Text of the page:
Creation of chimeric mutant axolotls: A model to study early embryonic heart development in Mexican axolotls

L. F. Lemanski, F. Meng, S. L. Lemanski, N. Dawson, C. Zhang, D. Foster, Q. Li, M. Nakatsugawa, R. W. Zajdel, D. K. Dube, X. Huang

Research output: Contribution to journalArticlepeer-review

6 Scopus citations


The Mexican axolotl (Ambystoma mexicanum) provides an excellent model for studying heart development since it carries a cardiac lethal mutation in gene c that results in failure of contraction of mutant embryonic myocardium. In cardiac mutant axolotls (c/c) the hearts do not beat, apparently because of an absence of organized myofibrils. To date, there has been no way to analyze the genotypes of embryos from heterozygous spawnings (+/c×+/c) until stage 35 when the normal (+/c or +/+) embryos first begin to have beating hearts; mutant (c/c) embryos fail to develop normal heartbeats. In the present study, we created chimeric axolotls by using microsurgical techniques. The general approach was to transect tailbud embryos and join the anterior and posterior halves of two different individuals. The chimeric axolotl is composed of a normal head and heart region (+/+), permitting survival and a mutant body containing mutant gonads (c/c) that permits the production of c/c mutant offspring: 100% c/c offspring were obtained by mating c/c chimeras (c/c×c/c). The mutant phenotypes were confirmed by the absence of beating hearts and death at stage 41 in 100% of the embryos. Examination of the mutant hearts with electron microscopy and confocal microscopy after immunofluorescent staining for tropomyosin showed identical images to those described previously in naturally-occurring c/c mutant axolotls (i.e., lacking organized sarcomeric myofibrils). These "c/c chimeric" axolotls provide a useful and unique way to investigate early embryonic heart development in cardiac mutant Mexican axolotls.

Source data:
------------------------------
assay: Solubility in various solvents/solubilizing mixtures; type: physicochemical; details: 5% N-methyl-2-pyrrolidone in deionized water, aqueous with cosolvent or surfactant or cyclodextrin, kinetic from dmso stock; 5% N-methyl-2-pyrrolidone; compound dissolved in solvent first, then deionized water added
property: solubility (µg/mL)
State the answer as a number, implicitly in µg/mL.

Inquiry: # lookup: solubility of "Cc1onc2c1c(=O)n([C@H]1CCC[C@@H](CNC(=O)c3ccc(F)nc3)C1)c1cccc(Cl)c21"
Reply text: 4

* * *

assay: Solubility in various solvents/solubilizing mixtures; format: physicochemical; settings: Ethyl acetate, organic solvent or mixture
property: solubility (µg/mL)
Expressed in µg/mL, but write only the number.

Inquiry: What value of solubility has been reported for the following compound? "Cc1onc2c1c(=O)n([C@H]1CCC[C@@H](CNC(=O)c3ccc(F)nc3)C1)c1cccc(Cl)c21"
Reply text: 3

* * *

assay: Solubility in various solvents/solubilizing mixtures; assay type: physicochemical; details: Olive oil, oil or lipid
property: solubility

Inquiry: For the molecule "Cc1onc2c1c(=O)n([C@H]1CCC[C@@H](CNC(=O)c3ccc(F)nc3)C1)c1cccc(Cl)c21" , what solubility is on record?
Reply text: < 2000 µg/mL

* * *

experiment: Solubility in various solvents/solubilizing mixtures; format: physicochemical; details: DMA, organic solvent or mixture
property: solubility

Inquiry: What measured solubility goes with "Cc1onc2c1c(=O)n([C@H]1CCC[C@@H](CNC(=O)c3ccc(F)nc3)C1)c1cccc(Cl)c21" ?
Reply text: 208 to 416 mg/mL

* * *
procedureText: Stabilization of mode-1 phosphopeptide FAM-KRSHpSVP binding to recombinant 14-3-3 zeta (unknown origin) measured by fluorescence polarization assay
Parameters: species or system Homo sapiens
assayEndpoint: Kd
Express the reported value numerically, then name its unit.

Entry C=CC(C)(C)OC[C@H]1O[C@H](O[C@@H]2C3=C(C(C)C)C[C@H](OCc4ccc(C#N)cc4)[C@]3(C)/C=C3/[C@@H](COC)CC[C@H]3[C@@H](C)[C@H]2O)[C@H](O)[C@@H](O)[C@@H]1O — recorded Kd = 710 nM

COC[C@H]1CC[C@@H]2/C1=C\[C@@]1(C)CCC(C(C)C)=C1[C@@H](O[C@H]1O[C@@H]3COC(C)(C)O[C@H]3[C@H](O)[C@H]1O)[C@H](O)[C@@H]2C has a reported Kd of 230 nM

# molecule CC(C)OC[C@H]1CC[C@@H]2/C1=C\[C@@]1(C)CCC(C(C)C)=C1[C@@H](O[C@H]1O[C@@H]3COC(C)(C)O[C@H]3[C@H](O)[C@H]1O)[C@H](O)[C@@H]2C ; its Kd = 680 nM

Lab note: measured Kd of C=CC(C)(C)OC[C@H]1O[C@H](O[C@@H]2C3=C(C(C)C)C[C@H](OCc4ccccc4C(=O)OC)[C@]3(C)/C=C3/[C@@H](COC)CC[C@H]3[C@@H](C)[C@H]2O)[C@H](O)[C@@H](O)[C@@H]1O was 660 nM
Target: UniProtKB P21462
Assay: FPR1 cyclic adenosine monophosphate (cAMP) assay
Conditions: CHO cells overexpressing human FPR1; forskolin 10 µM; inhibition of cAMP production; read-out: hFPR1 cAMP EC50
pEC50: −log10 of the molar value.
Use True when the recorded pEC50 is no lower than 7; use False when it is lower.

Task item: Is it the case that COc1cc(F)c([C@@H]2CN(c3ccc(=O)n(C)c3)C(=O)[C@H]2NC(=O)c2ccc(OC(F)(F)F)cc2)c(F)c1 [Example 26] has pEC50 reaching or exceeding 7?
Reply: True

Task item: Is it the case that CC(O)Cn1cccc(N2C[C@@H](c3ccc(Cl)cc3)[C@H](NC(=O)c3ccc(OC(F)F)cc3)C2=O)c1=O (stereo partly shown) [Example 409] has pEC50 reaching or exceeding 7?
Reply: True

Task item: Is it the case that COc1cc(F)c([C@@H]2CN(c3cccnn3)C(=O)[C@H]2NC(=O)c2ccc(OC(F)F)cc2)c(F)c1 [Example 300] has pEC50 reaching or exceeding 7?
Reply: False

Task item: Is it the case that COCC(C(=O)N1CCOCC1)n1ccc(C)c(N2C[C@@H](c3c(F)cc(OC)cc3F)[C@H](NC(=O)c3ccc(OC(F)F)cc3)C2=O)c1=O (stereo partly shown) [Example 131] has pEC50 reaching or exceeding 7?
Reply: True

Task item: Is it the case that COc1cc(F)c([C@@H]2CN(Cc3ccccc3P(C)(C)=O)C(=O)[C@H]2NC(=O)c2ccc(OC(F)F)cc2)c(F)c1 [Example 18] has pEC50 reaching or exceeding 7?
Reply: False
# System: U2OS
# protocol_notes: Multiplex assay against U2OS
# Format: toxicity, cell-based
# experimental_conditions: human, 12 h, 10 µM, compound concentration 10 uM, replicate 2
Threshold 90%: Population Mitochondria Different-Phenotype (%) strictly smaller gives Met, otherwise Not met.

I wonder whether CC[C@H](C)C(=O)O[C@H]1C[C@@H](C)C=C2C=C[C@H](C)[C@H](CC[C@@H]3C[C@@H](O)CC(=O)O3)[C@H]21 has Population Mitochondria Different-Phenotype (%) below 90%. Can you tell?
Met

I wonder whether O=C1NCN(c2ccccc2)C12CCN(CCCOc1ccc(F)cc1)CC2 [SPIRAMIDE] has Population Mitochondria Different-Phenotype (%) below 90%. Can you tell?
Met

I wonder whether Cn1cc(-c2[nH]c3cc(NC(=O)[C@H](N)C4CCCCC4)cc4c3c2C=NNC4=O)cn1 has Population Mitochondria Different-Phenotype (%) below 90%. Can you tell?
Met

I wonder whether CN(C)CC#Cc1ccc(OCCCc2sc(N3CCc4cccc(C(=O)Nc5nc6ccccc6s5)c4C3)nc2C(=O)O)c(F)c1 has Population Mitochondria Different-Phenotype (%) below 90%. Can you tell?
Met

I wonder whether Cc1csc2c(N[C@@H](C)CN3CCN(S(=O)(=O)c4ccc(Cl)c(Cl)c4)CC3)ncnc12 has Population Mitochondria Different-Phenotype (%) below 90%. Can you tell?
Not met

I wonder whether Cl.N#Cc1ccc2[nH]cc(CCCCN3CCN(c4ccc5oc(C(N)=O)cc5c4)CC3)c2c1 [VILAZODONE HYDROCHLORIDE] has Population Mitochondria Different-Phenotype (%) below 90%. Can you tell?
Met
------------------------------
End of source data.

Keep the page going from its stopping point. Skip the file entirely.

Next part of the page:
Original languageEnglish (US)
Pages (from-to)335-342
Number of pages8
JournalAnatomy and Embryology
Issue number5
StatePublished - 2001
Externally publishedYes


  • Animal
  • Chimera
  • Gene
  • Mutation
  • Myocardium

ASJC Scopus subject areas

  • Anatomy
  • Developmental Biology
  • Cell Biology
  • Embryology


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